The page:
Writing Sex and Gallows Humor

    Irish writer Anne Enright has won literary awards for nearly every book she’s published since her debut in 1991, the short-story collection The Portable Virgin (which earned her the Rooney Prize for Irish Literature). But for over a decade, the onetime television producer, who studied creative writing with Angela Carter and Malcolm Bradbury, lurked under readers’ radars. She prolifically published fiction that sometimes veers into the fantastic realm of her mentors—The Wig My Father Wore (2001), for example, features the angel of a man who killed himself many years earlier. Then, last year,

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  • print • Sept/Oct/Nov 2008

    Pen and Wink

    As any medium matures, its practitioners inevitably start to question its inner workings. Comics have a history of self-reflexivity and metacommentary dating back at least to the panel border smashed like a wooden frame by Winsor McCay’s Little Sammy Sneeze in 1905 and continuing over the years in venues as varied as Harvey Kurtzman’s strip for children, Hey, Look!, and underground comics’ flagship anthology, Zap Comix. Each of the five books considered here are likewise engaged with testing and prodding the raw material of comics, stretching it in startling new directions.

    Art Spiegelman was

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  • print • Sept/Oct/Nov 2008

    Little Ideological Annie

    In the 1982 movie Annie, billion-aire munitions industrialist Oliver “Daddy” Warbucks arrives in Washington to meet the Roosevelts, whose calls he usually refuses to take. They want his help organizing the New Deal, which he thinks a preposterous scheme with no hope of success. But Warbucks goes for the sake of his ward, Annie—it’s her first chance to see the White House. A musical being a musical, all it takes to melt his heart is Annie’s singing of “Tomorrow,” that anthem of stagestruck preteen girls everywhere, with Franklin and Eleanor.

    FDR was certainly on the mind of Little Orphan Annie

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  • print • Sept/Oct/Nov 2008

    Twilight of the Spooks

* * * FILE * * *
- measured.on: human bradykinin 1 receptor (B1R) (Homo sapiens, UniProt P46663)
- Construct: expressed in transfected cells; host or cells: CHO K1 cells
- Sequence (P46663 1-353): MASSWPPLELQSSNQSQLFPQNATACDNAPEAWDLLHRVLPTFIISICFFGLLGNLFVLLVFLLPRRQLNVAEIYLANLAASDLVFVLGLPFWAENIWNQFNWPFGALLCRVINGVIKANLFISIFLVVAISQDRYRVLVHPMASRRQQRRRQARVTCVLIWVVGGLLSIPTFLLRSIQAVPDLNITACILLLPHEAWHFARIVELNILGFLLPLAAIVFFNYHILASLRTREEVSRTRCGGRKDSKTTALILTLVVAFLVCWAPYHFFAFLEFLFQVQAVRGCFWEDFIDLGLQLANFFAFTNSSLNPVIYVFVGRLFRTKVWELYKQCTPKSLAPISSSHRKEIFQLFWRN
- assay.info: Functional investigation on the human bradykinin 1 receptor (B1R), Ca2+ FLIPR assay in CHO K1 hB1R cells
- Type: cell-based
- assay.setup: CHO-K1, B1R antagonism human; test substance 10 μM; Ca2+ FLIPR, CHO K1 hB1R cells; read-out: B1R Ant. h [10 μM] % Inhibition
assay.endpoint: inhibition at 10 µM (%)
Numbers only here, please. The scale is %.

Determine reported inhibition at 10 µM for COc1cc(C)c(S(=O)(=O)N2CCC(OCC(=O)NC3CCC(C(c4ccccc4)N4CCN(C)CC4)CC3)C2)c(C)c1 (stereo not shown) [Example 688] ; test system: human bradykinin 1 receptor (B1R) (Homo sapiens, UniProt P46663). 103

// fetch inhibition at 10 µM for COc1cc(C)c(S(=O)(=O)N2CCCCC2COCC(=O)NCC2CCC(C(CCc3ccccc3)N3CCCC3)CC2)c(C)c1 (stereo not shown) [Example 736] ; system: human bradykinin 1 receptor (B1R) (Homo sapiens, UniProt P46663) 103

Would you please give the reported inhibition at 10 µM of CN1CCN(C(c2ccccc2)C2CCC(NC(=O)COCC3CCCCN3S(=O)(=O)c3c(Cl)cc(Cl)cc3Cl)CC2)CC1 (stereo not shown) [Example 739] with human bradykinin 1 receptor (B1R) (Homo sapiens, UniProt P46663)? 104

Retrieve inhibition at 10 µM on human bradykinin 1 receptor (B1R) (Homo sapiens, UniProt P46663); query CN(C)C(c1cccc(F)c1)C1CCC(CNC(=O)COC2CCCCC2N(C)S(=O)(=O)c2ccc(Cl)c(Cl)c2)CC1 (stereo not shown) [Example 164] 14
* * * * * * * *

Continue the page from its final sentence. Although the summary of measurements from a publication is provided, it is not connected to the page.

Since the cold war ended, the CIA has become a slow-motion bureaucratic sacrifice within the intelligence community. Like the chinook salmon, it has been shedding body parts every year as it struggles upstream to expire.With New York Times reporter Tim Weiner’s dismissive 2007 study, Legacy of Ashes, the fate of the agency seems sealed—whenever the world changes, the New York Times is traditionally the last to know.

    If studies such as Weiner’s supply the sources of the agency’s collapse, a pair of important new titles explore some of the hows and whys. In Failure of Intelligence: The Decline

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  • print • Sept/Oct/Nov 2008

    Roman Numeral

    One might say that the Second Vatican Council (1962–65), a massive gathering of bishops from around the world that launched the Catholic Church on a course of modernization and reform, was for Catholicism what the civil rights movement was for American politics. Enormously controversial at the time, both have since been reimagined as shining moments in recent history.

    Beyond that lip service paid to the past, however, lurk unresolved conflicts that often define the battles of the present. For example, virtually all Americans now invoke the ideal of equality before the law, but they’re deeply

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  • print • Sept/Oct/Nov 2008

    DESERT STURM

    American foreign policy in the Middle East has reached one of those moments at which almost everyone agrees that things are going badly but no one can agree what to do about it. Passionate disputes regarding the American approach toward Iran make this lack of consensus abundantly plain. On one extreme, neoconservatives such as Norman Podhoretz demand war with Iran at once, some even saying it is long overdue. On the other side, a growing chorus, both liberal and conservative, argues that war with Iran is not an option given its high costs and limited benefits; instead, they counsel containment